ANKARA, Turkey — For the past six decades, Turkey and the United States have been strategic partners and NATO allies. Our two countries stood shoulder to shoulder against common challenges during the Cold War and in its aftermath.
Over the years, Turkey rushed to America’s help whenever necessary. Our military servicemen and servicewomen shed blood together in Korea. In 1962, the Kennedy administration was able to get the Soviets to remove missiles from Cuba by removing Jupiter missiles from Italy and Turkey. In the wake of the Sept. 11 terror attacks, when Washington counted on its friends and allies to strike back against evil, we sent our troops to Afghanistan to help accomplish the NATO mission there.
Yet the United States has repeatedly and consistently failed to understand and respect the Turkish people’s concerns. And in recent years, our partnership has been tested by disagreements. Unfortunately, our efforts to reverse this dangerous trend proved futile. Unless the United States starts respecting Turkey’s sovereignty and proves that it understands the dangers that our nation faces, our partnership could be in jeopardy.
On July 15, 2016, Turkey came under attack by members of a shadowy group led by Fethullah Gulen, who leads his organization, officially described by my government as Fethullah Terrorist Organization, from a compound in rural Pennsylvania. The Gulenists tried to stage a bloody coup against my government. On that night, millions of ordinary citizens rushed to the streets out of a sense of patriotism, similar to what the American people undoubtedly experienced after Pearl Harbor and the Sept. 11 attacks.
Two hundred and fifty one innocent people, including Erol Olcok, my longtime campaign manager and dear friend, and his son, Abdullah Tayyip Olcok, paid the ultimate price for our nation’s freedom. Had the death squad, which came after me and my family, been successful, I would have joined them.
The Turkish people expected the United States to unequivocally condemn the attack and express solidarity with Turkey’s elected leadership. It did not. The United States reaction was far from satisfactory. Instead of siding with Turkish democracy, United States officials cautiously called for “stability and peace and continuity within Turkey.” To make matters worse, there has been no progress regarding Turkey’s request for the extradition of Fethullah Gulen under a bilateral treaty.
Another source of frustration relates to the partnership between the United States and the P.Y.D./Y.P.G., the Syrian branch of the P.K.K., an armed group that is responsible for the deaths of thousands of Turkish citizens since 1984 and that is designated a terrorist group by the United States. According to estimates by the Turkish authorities, Washington used 5,000 trucks and 2,000 cargo planes to deliver weapons to the P.Y.D./Y.P.G in recent years.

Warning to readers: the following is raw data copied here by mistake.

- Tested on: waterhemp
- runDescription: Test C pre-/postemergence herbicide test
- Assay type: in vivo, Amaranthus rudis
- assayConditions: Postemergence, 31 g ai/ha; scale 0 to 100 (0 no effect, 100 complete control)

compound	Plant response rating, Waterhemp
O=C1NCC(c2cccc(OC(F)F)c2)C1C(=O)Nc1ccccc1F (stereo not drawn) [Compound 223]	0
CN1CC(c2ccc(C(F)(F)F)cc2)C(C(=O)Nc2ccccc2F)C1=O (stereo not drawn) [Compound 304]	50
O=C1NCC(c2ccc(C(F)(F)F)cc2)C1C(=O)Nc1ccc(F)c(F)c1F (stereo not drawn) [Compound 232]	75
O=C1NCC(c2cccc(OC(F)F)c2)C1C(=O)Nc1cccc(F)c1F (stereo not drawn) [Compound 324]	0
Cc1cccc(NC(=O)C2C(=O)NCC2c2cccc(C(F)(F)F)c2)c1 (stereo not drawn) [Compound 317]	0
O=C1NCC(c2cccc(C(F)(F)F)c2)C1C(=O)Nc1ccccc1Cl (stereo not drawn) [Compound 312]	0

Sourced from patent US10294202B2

My government has repeatedly shared our concerns with American officials about their decision to train and equip the P.K.K.’s allies in Syria. Unfortunately, our words have fallen on deaf ears, and American weapons ended up being used to target civilians and members of our security forces in Syria, Iraq and Turkey.
In recent weeks, the United States has taken a series of steps to escalate tensions with Turkey, citing the arrest by the Turkish police of an American citizen, Andrew Brunson, on charges of aiding a terrorist organization. Instead of respecting the judicial process, as I urged President Trump to do in our many meetings and conversations, the United States issued blatant threats against a friendly nation and proceeded to impose sanctions on several members of my cabinet. This decision was unacceptable, irrational and ultimately detrimental to our longstanding friendship.
To convey that Turkey does not respond to threats, we retaliated by sanctioning multiple American officials. Moving forward, we will abide by the same principle: Attempting to force my government to intervene in the judicial process is not in line with our Constitution or our shared democratic values.
Turkey has established time and again that it will take care of its own business if the United States refuses to listen. In the 1970s, the Turkish government stepped in to prevent massacres of ethnic Turks by the Greek Cypriots despite Washington’s objections. More recently, Washington’s failure to grasp the seriousness of our concerns regarding national security threats emanating from Northern Syria resulted in two military incursions that cut off the so-called Islamic State’s access to NATO’s borders and removed the Y.P.G. militants from the city of Afrin. As in those cases, we will take necessary steps to protect our national interests.
At a time when evil continues to lurk around the world, unilateral actions against Turkey by the United States, our ally of decades, will only serve to undermine American interests and security. Before it is too late, Washington must give up the misguided notion that our relationship can be asymmetrical and come to terms with the fact that Turkey has alternatives. Failure to reverse this trend of unilateralism and disrespect will require us to start looking for new friends and allies.
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